We take a look at a few, but nothing really catches my eye. They’re too tall or too wide or too ugly or too... hang on. What’s this one you’re showing me now? Oooooooh. Yes, *this* one I like. A Honda CB400 you say? VTec variable timing you say? Inline 4 you say? A naked sit-up sports tourer you say? Oh yes, this terminology all makes so much sense, I absolutely know exactly what you mean! Hahaha he’s speaking double dutch to me, but I don’t care. All I know, looking at that bike, is that it’s sexy, and it’s perfect for me. But I’m still not buying! It’s too expensive, and it’s the first bike I’ve ever looked at, and I don’t even know if it’s a good model, let alone a good specimen, I have to go and get advice from various Friends Who Know About Such Things. And did I say that it’s way too expensive? So please stop, Dean, stop trying to sell it to me, stop selling me the lifestyle, stop trying to... oh, money? You want to talk turkey now huh? OK, how’s this for bargaining? I only want to spend $X, including the bike, insurance and gear. My budget is way lower than what you’re asking for the bike without any of the extra on-road costs. Now, I may not know a lot about bikes, but after years of backpacking, I *do* know how to haggle. He comes almost all the way down to my budget, with bike, on-roads, and gear included. Okay then. So even though I swore I wasn’t buying today, how about I just leave you a deposit and then have some Friends Who Know About Such Things come and look over it for me?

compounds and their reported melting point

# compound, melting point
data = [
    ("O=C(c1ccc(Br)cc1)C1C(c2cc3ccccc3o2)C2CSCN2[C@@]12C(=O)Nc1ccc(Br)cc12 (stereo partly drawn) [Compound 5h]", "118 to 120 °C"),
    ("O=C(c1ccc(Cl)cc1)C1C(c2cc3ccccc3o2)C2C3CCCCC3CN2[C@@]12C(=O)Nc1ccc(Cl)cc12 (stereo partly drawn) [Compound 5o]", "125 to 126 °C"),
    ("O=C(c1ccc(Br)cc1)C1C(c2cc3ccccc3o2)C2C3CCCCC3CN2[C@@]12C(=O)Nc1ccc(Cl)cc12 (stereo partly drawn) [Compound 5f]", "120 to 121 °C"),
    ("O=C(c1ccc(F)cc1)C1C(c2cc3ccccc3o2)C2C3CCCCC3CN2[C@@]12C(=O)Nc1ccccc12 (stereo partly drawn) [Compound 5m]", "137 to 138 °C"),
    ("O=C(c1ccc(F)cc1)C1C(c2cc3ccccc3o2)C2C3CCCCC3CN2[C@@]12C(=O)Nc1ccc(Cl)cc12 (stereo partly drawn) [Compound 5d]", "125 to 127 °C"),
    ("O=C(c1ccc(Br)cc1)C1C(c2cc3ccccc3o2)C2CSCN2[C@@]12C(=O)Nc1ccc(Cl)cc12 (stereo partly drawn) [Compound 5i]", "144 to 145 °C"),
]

And that, my dear reader, is how you sell a motorbike to Ness. Top marks Dean, top marks!

    Fri 13 Dec - Friends Who Know About Such Things